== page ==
“I’m a bit obsessed with Stephen Tennant – I hoover up any words and images I can find relating to him. I even bought one of his old Fortnum & Mason receipts recently. He was a true English eccentric.”
by Cecil Beaton
“Cecil is perhaps my ultimate hero. I love this book, which is a love letter to his first country home, the impossibly romantic Ashcombe in Wiltshire, which he rented for fifteen years.”
by Tim Walker
“I’m a big Tim Walker fan, and this book is my favourite of his. I love the pages from his scrapbooks, the notes and scribbles and negatives. It’s a window into his brilliant mind.”
Get to know Tastemaker and artist Luke Edward Hall like you never have before.
What does the word “taste” mean to you?
It’s utterly personal. It’s how you choose to live your life, it’s the things you’re interested in, the things you collect and surround yourself with.
Do you have a life motto that you live by?
When things get stressful, be a palm tree and sway in the wind.
What was the last thing that made you laugh?
A meme about Donald Trump threatening to leave the US. Biden replies with ‘Bi den’.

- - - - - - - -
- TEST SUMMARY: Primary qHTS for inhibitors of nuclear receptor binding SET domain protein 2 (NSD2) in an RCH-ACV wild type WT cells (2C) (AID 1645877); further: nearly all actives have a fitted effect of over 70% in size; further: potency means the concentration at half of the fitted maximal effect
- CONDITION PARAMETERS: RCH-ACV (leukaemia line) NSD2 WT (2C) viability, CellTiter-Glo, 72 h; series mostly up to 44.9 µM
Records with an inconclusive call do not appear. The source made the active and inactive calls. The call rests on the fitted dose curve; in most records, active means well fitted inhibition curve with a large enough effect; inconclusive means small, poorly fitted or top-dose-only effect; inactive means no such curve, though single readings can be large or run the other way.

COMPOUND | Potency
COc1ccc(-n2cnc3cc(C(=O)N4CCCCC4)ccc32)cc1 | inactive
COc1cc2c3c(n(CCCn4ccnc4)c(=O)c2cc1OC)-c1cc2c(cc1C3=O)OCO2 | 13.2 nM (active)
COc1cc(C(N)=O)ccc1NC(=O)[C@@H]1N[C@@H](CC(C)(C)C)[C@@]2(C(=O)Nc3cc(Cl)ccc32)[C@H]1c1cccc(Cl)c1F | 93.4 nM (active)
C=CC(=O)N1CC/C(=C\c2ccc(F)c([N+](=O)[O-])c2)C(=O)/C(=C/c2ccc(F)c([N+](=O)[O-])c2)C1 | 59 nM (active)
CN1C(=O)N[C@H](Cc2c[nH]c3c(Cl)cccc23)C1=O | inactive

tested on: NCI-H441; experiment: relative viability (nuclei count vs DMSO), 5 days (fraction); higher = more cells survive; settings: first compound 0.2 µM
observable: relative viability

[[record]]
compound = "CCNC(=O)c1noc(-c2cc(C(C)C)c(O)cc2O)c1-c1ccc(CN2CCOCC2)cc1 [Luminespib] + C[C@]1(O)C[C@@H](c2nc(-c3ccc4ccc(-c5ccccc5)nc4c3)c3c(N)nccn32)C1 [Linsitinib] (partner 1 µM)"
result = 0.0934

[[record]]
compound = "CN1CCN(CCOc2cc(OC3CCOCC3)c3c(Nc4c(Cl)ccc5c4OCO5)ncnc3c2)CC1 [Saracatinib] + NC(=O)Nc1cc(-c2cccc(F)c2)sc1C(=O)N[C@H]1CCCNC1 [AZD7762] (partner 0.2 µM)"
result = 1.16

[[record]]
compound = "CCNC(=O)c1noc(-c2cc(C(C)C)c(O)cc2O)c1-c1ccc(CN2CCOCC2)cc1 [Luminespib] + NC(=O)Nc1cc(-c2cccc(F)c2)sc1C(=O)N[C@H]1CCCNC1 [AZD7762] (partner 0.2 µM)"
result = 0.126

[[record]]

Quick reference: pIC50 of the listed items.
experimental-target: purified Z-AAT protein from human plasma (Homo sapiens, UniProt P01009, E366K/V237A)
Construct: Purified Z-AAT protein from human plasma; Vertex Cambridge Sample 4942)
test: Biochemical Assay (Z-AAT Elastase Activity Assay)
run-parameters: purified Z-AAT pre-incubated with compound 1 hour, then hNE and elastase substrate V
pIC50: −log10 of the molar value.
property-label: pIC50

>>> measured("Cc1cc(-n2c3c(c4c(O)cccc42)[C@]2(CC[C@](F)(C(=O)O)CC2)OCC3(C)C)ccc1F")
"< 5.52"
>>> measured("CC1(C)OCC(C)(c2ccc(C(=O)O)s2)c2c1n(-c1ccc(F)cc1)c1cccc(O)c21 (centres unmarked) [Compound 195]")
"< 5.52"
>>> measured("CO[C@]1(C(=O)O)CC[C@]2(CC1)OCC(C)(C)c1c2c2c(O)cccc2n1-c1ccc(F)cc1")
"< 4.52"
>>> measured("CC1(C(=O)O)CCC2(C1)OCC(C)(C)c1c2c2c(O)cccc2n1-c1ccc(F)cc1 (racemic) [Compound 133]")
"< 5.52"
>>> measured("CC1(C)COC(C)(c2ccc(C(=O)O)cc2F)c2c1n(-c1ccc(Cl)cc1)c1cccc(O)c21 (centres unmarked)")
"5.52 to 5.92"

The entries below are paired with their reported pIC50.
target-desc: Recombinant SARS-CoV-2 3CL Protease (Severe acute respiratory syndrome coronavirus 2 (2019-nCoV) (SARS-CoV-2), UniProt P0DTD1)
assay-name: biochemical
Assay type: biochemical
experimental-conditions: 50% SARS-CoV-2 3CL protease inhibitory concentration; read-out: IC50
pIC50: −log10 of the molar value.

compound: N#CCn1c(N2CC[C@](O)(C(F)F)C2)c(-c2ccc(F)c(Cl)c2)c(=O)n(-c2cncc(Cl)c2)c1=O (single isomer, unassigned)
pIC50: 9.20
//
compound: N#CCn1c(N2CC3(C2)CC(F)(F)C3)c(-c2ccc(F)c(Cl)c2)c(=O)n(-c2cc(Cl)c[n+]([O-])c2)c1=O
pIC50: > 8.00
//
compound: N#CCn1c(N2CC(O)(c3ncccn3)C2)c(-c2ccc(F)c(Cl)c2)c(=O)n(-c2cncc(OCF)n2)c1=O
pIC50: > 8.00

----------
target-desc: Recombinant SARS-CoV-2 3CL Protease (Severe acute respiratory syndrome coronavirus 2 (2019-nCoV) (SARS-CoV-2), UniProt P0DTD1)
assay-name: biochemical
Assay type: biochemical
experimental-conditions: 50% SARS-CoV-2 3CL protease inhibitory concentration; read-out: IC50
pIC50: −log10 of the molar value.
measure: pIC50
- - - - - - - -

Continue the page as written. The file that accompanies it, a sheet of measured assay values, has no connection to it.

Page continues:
What are your favourite qualities in a human being?
Most of all, I like kind people. I like people that are deeply interested in things- could be flowers or cooking or books or bees. I like passionate people.
Who is your hero?
Duncan. And for work? Cecil Beaton.
What is your biggest flaw?
I am prone to worrying.
What is your best quality?
Duncan says: ‘you’re able to turn my hand to anything’.
What would your last meal on earth be?
Oh I think about this a lot. A prawn cocktail, some sort of ravioli situation, then a roast chicken with dauphinoise potatoes. Or a really good steak frites. And then a slice of flourless chocolate cake or an enormous ice cream sundae. Can I squeeze some scrambled eggs with freshly shaved truffle in there too? Oh and buckets of champagne.
What does success mean to you?
Having time and the ability to work on projects that you really want to, that you love.
If you had the power to change anything you wanted in the world, what would you change?
I’d bring back all the beautiful nature that has disappeared or been destroyed. Ancient forests. And some special buildings that no longer exist, too.